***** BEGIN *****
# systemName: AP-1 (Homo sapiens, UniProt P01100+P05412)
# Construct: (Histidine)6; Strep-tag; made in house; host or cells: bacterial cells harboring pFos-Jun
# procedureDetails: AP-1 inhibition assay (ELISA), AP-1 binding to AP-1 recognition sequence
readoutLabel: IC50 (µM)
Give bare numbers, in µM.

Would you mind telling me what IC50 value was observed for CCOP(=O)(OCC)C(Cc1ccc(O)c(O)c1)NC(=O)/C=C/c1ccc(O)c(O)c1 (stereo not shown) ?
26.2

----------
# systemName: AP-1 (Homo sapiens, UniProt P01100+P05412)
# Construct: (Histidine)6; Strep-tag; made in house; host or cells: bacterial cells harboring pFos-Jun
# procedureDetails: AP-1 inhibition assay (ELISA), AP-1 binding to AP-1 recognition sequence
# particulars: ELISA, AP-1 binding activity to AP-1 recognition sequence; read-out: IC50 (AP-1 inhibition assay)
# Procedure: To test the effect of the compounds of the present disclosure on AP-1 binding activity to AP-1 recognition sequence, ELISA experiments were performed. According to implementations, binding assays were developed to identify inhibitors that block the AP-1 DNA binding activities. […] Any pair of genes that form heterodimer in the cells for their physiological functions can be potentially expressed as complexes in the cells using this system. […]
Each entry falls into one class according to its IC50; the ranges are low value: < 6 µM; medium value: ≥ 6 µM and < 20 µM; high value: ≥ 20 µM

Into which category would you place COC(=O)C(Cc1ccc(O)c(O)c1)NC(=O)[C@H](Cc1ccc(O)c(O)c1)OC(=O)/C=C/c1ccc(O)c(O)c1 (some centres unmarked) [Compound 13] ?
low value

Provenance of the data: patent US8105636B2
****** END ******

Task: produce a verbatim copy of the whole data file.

# systemName: AP-1 (Homo sapiens, UniProt P01100+P05412)
# Construct: (Histidine)6; Strep-tag; made in house; host or cells: bacterial cells harboring pFos-Jun
# procedureDetails: AP-1 inhibition assay (ELISA), AP-1 binding to AP-1 recognition sequence
readoutLabel: IC50 (µM)
Give bare numbers, in µM.

Would you mind telling me what IC50 value was observed for CCOP(=O)(OCC)C(Cc1ccc(O)c(O)c1)NC(=O)/C=C/c1ccc(O)c(O)c1 (stereo not shown) ?
26.2

----------
# systemName: AP-1 (Homo sapiens, UniProt P01100+P05412)
# Construct: (Histidine)6; Strep-tag; made in house; host or cells: bacterial cells harboring pFos-Jun
# procedureDetails: AP-1 inhibition assay (ELISA), AP-1 binding to AP-1 recognition sequence
# particulars: ELISA, AP-1 binding activity to AP-1 recognition sequence; read-out: IC50 (AP-1 inhibition assay)
# Procedure: To test the effect of the compounds of the present disclosure on AP-1 binding activity to AP-1 recognition sequence, ELISA experiments were performed. According to implementations, binding assays were developed to identify inhibitors that block the AP-1 DNA binding activities. […] Any pair of genes that form heterodimer in the cells for their physiological functions can be potentially expressed as complexes in the cells using this system. […]
Each entry falls into one class according to its IC50; the ranges are low value: < 6 µM; medium value: ≥ 6 µM and < 20 µM; high value: ≥ 20 µM

Into which category would you place COC(=O)C(Cc1ccc(O)c(O)c1)NC(=O)[C@H](Cc1ccc(O)c(O)c1)OC(=O)/C=C/c1ccc(O)c(O)c1 (some centres unmarked) [Compound 13] ?
low value

Provenance of the data: patent US8105636B2